EThekwini Municipality appeals to residents to distance themselves from the discharging of fireworks to celebrate the New Year and instead, light a candle in their homes
EThekwini Municipality appeals to residents to distance themselves from the discharging of fireworks to celebrate the New Year and instead, light a candle in their homes

EThekwini residents urged to engage in peaceful New Year’s celebration

By Sponsored Content Time of article published Dec 31, 2020

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Durban - EThekwini Municipality appeals to residents to distance themselves from the discharging of fireworks to celebrate the New Year and instead, light a candle in their homes.

Following the address by President Cyril Ramaphosa on 29 December, Metro Police Senior Superintendent, Parboo Sewpersad said: “We urge residents to hold peaceful celebrations to bring in 2021, by lighting a candle in their homes as a tribute to those lives lost as a result of the current Covid-19 pandemic, and to also acknowledge the contribution by frontline workers.”

Sewpersad added that if residents are engaging in the discharging of fireworks, they must do so in a responsible manner, taking into consideration the health and safety of their furry family members. Pets must be kept away from the fireworks and must have an identification tag with the details of the owner, including their home address and contact number.

Fireworks are allowed only on New Year’s Eve, from 23:45pm to 00:15am.

Bylaws are in place that govern the lighting of fireworks and fines will be issued if anyone is caught in contravention. Fireworks must be restricted to a person’s property and not be lit on a public road.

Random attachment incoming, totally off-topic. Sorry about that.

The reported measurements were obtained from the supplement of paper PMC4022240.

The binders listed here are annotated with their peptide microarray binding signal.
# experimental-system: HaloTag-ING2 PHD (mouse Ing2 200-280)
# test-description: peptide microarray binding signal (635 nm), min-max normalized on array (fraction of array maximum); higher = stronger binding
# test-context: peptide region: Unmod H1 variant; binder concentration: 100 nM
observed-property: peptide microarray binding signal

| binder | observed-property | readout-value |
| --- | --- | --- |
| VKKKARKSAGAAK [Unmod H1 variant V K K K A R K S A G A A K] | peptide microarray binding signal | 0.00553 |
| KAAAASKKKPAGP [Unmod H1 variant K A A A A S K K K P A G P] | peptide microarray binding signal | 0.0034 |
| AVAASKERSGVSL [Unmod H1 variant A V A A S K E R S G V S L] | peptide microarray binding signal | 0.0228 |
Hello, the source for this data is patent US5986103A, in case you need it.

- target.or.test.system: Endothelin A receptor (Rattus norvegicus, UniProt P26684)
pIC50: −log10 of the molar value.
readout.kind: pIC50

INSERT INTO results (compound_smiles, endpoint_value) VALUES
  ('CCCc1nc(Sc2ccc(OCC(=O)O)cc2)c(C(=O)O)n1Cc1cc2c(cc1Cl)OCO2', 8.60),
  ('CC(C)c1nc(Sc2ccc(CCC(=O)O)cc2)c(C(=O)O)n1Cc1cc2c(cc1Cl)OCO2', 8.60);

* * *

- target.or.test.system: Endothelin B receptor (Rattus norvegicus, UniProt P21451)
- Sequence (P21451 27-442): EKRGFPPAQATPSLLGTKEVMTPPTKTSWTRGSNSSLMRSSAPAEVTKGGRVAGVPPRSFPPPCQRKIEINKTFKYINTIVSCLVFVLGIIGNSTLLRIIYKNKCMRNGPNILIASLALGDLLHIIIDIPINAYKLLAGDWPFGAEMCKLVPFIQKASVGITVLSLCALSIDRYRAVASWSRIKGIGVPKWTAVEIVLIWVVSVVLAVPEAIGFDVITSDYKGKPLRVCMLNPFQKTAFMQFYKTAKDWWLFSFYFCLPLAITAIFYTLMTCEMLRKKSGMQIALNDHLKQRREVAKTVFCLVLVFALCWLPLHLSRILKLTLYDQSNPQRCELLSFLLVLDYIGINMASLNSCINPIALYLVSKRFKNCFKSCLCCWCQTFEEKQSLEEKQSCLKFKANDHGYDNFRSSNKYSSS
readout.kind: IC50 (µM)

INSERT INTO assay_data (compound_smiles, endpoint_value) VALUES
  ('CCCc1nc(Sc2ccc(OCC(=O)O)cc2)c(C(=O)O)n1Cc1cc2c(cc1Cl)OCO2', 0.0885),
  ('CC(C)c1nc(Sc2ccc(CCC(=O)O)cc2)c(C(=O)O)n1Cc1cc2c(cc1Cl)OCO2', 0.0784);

“Residents could face fines of up to R3 500 as the admission of guilt fine for discharging fireworks on the road is R1 000, and the fine for discharging of fireworks in public is R2 500,” warned Sewpersad.

The bylaw states:

• Low-hazard fireworks, such as fountains, lawn lights and sparkles can be lit in private homes.

• Fireworks such as air bombs, supersonic bangs, sound shells, fountain whistles and screeches are prohibited as they cause a disturbance and are a nuisance to neighbours.

• The bylaw also called for children under 16 years of age to be properly supervised by an adult when letting off fireworks.

• Fireworks should be detonated away from hospitals, clinics, old age/nursing homes, animal welfare and petrol stations. Fireworks should not be pointed towards any person as this is dangerous.

• No person shall ignite, discharge or explode any fireworks on any public road, residence, or private dwelling without the knowledge and consent of the occupant or owner of the property.

• It shall be unlawful for any person to point or direct a firework at any person, animal, building or motor vehicle where such firework is in the process of exploding or detonating.

• No person shall light or detonate fireworks in any place where animals are kept.

• No person may terrify, cause stress or endanger the life of any animal with fireworks or by any other means.

• Residents are also reminded that fireworks cannot be recycled and therefore they need to be disposed appropriately, in black bin bags.

• The Municipality urges residents not to dispose fireworks in orange refuse bags as this is deemed unsafe since fireworks cannot be recycled.

Superintendent Sewpersad concluded that the Durban Metro Police have been inundated with calls and complaints with regards to the defiance of some residents in Queensburgh, regarding their discharging of fireworks on a public roadway. “We have the full support of the National Prosecuting Authority in bringing such culprits to book. They will face the full might of the law. This applies to residents in all areas of the City as well.”

For emergencies, contact 031 361 0000.

IOL

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